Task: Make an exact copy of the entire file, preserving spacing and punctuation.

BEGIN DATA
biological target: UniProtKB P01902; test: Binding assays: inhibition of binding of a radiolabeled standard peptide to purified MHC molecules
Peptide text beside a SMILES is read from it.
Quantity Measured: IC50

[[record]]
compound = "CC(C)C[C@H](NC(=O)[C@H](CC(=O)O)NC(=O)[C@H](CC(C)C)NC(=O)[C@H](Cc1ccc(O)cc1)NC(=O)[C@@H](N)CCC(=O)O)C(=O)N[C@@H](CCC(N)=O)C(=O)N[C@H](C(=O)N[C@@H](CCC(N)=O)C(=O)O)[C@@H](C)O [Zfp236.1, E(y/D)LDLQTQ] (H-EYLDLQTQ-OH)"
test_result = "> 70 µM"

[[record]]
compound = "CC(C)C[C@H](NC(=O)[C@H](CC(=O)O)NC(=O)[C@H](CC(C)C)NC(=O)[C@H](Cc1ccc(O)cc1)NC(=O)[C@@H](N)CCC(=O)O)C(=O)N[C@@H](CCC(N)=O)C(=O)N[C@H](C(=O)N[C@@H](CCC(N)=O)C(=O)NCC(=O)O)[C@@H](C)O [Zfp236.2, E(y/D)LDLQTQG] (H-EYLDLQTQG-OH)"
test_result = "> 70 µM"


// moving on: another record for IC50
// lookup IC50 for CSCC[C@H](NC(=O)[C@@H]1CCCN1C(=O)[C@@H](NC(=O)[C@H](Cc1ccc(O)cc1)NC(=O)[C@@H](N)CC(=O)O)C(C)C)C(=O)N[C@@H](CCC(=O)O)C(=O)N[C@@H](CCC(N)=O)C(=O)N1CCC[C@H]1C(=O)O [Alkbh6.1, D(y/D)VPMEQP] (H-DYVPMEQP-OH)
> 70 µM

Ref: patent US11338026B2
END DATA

biological target: UniProtKB P01902; test: Binding assays: inhibition of binding of a radiolabeled standard peptide to purified MHC molecules
Peptide text beside a SMILES is read from it.
Quantity Measured: IC50

[[record]]
compound = "CC(C)C[C@H](NC(=O)[C@H](CC(=O)O)NC(=O)[C@H](CC(C)C)NC(=O)[C@H](Cc1ccc(O)cc1)NC(=O)[C@@H](N)CCC(=O)O)C(=O)N[C@@H](CCC(N)=O)C(=O)N[C@H](C(=O)N[C@@H](CCC(N)=O)C(=O)O)[C@@H](C)O [Zfp236.1, E(y/D)LDLQTQ] (H-EYLDLQTQ-OH)"
test_result = "> 70 µM"

[[record]]
compound = "CC(C)C[C@H](NC(=O)[C@H](CC(=O)O)NC(=O)[C@H](CC(C)C)NC(=O)[C@H](Cc1ccc(O)cc1)NC(=O)[C@@H](N)CCC(=O)O)C(=O)N[C@@H](CCC(N)=O)C(=O)N[C@H](C(=O)N[C@@H](CCC(N)=O)C(=O)NCC(=O)O)[C@@H](C)O [Zfp236.2, E(y/D)LDLQTQG] (H-EYLDLQTQG-OH)"
test_result = "> 70 µM"


// moving on: another record for IC50
// lookup IC50 for CSCC[C@H](NC(=O)[C@@H]1CCCN1C(=O)[C@@H](NC(=O)[C@H](Cc1ccc(O)cc1)NC(=O)[C@@H](N)CC(=O)O)C(C)C)C(=O)N[C@@H](CCC(=O)O)C(=O)N[C@@H](CCC(N)=O)C(=O)N1CCC[C@H]1C(=O)O [Alkbh6.1, D(y/D)VPMEQP] (H-DYVPMEQP-OH)
> 70 µM

Ref: patent US11338026B2